Event Planning Checklist to Use if You Want to Be a Great Planner

Event Planning Checklist to Use if You Want to Be a Great Planner

Every event planner knows that you need to be organized right down to the last detail for your event to run smoothly. And there are countless details! Right from pre-planning to the day of the event, there’s so much you need to remember. Keeping all the information in your head will undoubtedly cause errors and chaos.

To simplify event planning, event planning checklists can make all the difference. Unfortunately, event checklists will vary for each event as no two will be identical.

To make it so that you can run a smooth and well-organized event, we’ve gotten hold of the ultimate event planning checklist. This checklist created by our team at Timezy, covers multiple stages of your planning process. Use these event checklists for each stage and know that you’ve got everything covered. with these, you can be sure you are planning meticulously to create the perfect event.

The Devil is in the Details

The Devil is in the Details

The old saying ‘the devil is in the details’ is definitely true for event planning. All event planners know that if you forget one seemingly minor detail, it can throw off a whole range of things.

Whether you’re an experienced event planner or a complete beginner, event planning checklists will help you be amazing at your job.

As you think of things you need to do, put them on your event planning checklist template. You may prefer to make your own, but you can also find some online.

With a million things to remember, a checklist will be the one place reminding you of anything you may have forgotten. On the day and in the lead up to an event, it will be a total lifesaver. If you need a how-to guide for making an event checklist, read on!

Plan, Plan, Plan!

Plan, Plan, Plan!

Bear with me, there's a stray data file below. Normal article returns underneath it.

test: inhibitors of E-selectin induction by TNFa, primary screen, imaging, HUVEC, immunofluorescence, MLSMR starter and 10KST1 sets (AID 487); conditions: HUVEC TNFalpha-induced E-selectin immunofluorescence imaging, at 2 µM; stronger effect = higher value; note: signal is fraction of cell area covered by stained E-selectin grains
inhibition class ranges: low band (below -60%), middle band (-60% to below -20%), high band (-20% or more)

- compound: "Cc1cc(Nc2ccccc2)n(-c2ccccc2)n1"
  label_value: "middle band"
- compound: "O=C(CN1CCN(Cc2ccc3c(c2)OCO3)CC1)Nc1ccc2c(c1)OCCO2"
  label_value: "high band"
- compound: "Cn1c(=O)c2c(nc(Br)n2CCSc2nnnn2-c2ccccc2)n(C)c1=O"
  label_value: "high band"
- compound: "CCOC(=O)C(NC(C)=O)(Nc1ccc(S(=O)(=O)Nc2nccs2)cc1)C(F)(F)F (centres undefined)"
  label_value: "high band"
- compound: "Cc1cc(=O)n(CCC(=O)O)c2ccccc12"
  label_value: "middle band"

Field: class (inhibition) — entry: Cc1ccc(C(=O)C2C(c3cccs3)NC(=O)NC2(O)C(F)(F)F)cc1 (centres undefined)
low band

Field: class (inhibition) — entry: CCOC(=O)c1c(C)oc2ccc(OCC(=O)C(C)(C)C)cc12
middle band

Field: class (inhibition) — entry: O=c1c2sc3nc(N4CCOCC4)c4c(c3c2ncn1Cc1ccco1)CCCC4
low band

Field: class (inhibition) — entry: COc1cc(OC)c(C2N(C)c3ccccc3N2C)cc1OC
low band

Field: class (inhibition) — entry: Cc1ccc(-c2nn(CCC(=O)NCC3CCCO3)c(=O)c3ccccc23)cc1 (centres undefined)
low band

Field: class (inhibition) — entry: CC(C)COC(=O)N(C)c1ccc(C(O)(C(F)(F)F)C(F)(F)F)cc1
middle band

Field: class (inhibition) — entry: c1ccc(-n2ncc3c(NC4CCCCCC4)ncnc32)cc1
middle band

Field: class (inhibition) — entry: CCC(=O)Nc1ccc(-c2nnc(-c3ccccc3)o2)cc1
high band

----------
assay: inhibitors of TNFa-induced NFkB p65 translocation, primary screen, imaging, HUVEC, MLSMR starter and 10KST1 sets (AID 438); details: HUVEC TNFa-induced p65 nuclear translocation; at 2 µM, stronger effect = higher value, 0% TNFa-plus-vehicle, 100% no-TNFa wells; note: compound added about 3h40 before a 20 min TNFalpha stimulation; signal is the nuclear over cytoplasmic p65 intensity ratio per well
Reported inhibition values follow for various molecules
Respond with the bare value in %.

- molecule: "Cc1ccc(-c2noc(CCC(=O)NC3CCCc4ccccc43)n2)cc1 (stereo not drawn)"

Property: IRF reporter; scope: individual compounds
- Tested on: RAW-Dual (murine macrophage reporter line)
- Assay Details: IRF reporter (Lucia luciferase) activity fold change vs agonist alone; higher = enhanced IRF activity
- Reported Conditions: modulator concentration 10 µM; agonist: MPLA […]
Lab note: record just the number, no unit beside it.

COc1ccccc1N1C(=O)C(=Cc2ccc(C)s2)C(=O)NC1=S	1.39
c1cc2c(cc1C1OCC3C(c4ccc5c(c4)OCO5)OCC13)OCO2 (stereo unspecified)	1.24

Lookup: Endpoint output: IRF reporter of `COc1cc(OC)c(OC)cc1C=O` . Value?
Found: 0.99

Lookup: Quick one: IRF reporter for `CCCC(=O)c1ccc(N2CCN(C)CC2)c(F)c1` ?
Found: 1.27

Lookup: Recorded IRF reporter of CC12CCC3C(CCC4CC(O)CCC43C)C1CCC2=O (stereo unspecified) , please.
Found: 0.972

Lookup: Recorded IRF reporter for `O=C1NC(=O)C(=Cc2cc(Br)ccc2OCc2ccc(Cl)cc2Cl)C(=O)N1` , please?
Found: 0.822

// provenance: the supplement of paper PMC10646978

A lot of people ask, ‘what is the best time to start working on an event?’. They want to know how early is too early. Well, there’s no such thing as too early when it comes to event planning. You want to be as prepared as you can be on the day of, so start planning as soon as you know about the event.

While you may be a whiz at project management, that doesn’t mean you don’t need a little help to stay on track.

Start off by answering these questions and you’ll be well on your way to start planning your event. Every event planning checklist template should contain these questions. These are the very first things you need to decide on in the event planning process.

Don’t forget that if you’re a professional event planner, you may first have to create an amazing business proposal to land the gig.

Answer these questions to start planning your amazing event:

  • When will this event happen? Choose a date and time, accounting for attendees’ availability. This may also depend on things such as season and company.
  • Where will this event happen? Which city is the most suitable? Are there venue preferences? You may be limited by budget or guest numbers. Add research, meet with vendors, view venues and create a contract to your checklist.
  • What type of event is this? Conferences and parties would, of course, be planned differently.
  • What does this event hope to achieve? Is it a celebration? Fundraising? The purpose could be any number of things but having a clearly defined purpose is paramount to the success of the event.
  • What are the objectives of the event? This is similar to the above point but be more specific. How will you know if you achieved the event goal? As an example, maybe a company wanted 50 new customers, or your client needed to fundraise $2,000.
  • Who is the audience for this event? Of course, the audience matters – what will they like? What do they respond to? Putting time and effort into this will make the event more likely to reach its goal.